* The new headboat OC Princess out of Shantytown Pier, West Ocean City, has added nighttime bluefishing to its schedule, and has found 5- to 10-pounders about an hour's run offshore. She sails nightly Wednesdays through Sundays at 7 p.m., returning at 2 a.m. She also sails daily at 7 a.m. for sea bass and other bottom feeders, and on June 16 she will make her first overnight trip for sharks. Call 1-301-289-0926.
* John Pohlmeyer took a mako shark of 59 pounds, and said he lost one of twice that weight while fishing whole mackerel near the Jackspot off Ocean City. The mako run should continue through the month -- and a few blue sharks also have arrived.
* Maryland Fur Trappers Association continues to promote its industry; the latest strategy being the donation of a $7,500 full-length, red fox fur coat to the winner of the Miss Maryland Pageant June 22 (8 p.m.) at the Maryland Theater, Hagerstown. DNR is working with the group in publicizing the fur trade, and handouts will be available on trapping, furs, wildlife management, and river otter, said MFTA president Ron Leggett of Boonsboro. For ticket information, call 1-301-3500.
* Who says the fair sex isn't tough? Eileen Davis, who teaches bass fishing at Wallace College in Alabama, was struck with a kidney stone attack after the first day of the Producto Lures Georgia Invitational on Lake Seminole. She checked out of the hospital into a bass boat and went on to take 42.31 pounds of fish, the second best ever on the Bass'n Gals circuit. Immediately after the weigh-in she returned to the hospital.
Another lady angler, Liz Hogan of Okeechobee, Fla., took a 56-pound tarpon on 2-pound test line at Marathon, Fla. Nothing new for her; last year she got an IGFA world record 136-pound, 10-ounce striped marlin on 4-pound line in 90 minutes off Mexico.
* Short casts: To lessen chances of injuring or killing rockfish, only doughballs, scent baits, chicken livers and worms can be used when fishing from Conowingo Catwalk through Sept. 15 . . . Curt Gowdy has been named Fisherman of the Year by the
Sports Fishing Institute . . . Aberdeen artist Christopher White's acrylic painting of striped bass at spawning time won the 1992 Chesapeake Bay sportsfishing stamp design contest promoted by the DNR.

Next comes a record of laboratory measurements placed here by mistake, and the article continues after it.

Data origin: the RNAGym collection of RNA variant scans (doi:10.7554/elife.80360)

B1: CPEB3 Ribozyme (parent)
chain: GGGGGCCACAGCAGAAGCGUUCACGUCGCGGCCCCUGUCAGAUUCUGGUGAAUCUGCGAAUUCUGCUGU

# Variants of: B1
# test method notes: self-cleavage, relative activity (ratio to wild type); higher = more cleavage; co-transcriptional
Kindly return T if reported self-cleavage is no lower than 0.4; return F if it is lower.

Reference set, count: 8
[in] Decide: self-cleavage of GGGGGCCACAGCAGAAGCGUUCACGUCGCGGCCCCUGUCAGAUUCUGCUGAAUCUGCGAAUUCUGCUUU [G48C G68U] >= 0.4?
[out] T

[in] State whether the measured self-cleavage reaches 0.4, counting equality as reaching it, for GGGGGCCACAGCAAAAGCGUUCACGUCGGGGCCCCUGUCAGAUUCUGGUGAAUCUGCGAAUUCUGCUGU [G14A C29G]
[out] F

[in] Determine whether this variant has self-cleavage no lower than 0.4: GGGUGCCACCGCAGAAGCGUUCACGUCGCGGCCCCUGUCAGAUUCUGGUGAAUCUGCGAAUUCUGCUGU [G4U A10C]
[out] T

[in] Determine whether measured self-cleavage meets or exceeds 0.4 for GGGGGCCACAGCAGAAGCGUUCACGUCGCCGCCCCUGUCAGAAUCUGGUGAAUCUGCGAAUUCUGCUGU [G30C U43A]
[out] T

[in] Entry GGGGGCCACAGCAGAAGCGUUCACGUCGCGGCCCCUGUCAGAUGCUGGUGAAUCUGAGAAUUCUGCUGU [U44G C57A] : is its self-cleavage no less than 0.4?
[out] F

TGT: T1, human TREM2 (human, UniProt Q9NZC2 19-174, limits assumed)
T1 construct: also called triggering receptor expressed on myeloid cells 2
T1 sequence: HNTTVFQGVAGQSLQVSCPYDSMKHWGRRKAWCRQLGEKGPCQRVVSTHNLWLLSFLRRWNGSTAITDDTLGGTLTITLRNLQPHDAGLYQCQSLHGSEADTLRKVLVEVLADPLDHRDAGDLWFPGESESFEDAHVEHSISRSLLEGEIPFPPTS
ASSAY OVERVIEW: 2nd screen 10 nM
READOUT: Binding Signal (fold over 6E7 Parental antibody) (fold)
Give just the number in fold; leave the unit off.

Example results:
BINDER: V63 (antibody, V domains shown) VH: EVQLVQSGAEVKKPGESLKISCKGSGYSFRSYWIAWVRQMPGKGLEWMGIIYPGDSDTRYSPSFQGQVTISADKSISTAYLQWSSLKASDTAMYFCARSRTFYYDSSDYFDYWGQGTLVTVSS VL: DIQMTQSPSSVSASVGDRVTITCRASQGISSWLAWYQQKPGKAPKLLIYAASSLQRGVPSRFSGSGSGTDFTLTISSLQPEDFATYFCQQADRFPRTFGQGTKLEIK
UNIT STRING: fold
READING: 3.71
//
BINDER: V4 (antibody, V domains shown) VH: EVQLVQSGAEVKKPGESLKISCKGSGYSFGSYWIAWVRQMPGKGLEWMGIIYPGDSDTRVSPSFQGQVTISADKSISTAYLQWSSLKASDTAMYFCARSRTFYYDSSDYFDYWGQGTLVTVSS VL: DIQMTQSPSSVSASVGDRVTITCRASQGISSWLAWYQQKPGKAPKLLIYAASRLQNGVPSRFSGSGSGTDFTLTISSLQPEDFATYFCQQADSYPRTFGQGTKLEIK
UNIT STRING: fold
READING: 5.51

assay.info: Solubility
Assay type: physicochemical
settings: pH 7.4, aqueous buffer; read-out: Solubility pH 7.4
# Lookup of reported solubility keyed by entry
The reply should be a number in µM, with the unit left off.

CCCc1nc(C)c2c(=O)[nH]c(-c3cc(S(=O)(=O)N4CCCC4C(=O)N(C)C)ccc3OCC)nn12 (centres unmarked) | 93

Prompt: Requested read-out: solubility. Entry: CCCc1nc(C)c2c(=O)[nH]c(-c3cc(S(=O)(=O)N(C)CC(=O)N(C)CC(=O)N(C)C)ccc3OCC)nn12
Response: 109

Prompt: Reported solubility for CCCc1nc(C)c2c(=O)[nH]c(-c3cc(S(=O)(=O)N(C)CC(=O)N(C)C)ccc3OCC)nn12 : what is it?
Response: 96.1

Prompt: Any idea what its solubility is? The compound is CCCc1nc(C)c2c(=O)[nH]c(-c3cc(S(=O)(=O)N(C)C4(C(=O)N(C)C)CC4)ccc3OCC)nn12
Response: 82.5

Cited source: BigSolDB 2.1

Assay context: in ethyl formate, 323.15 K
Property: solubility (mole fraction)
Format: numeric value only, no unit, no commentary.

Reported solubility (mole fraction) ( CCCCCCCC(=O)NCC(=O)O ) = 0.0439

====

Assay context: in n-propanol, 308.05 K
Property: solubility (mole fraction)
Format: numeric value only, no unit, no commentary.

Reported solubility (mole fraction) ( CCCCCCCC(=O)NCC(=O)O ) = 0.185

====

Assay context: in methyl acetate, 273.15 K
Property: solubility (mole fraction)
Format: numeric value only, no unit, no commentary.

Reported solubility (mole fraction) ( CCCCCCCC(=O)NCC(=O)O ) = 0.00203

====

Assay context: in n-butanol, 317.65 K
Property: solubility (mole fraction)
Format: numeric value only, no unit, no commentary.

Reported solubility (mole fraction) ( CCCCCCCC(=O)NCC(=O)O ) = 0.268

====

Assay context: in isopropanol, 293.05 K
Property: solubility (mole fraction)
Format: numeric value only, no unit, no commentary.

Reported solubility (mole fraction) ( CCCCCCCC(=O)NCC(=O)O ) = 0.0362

Question box ...
* Is there really any advantage to using more expensive beaded spinner hooks for spot and white perch? So asks Johnny Stowe of Annapolis, who complains he loses lots of rigs when bottom fishing for panfish.
Our answer: This has been argued for ages -- and will be for ages to come. This writer is in the beaded spinner camp, has been for years under the assumption that the flash of beads and spinner will catch a fish's eye, which helps attract it to the hook.
Yet, there have been many days when I have seen plain hooks score about as well. However, when the going is tough, I believe the ornaments on a rig work to the advantage of the angler -- and that includes in the surf. One thing is sure; colorful luminous spinners and beads don't lessen chances, so why not use them? There's not that much difference in cost.
Incidentally, when flounder fishing, dressed up hooks always outproduce plain hooks. No matter what the target bottom fish is, it's always best to have the bait near the bottom, and jiggled lightly periodically, and most important of all to have fresh bait.
Fish have highly developed senses of smell -- and stale baits can turn them off. Change baits every 15 minutes or so -- and always keep bait on ice -- and if cut up and left on a bait board, cover it with a wet rag.
* NOTE: To have an item or question included in the Outdoor Journal, write Bill Burton, The Evening Sun Sports Dept., 501 N. Calvert St., Baltimore, Md. 21278-0001.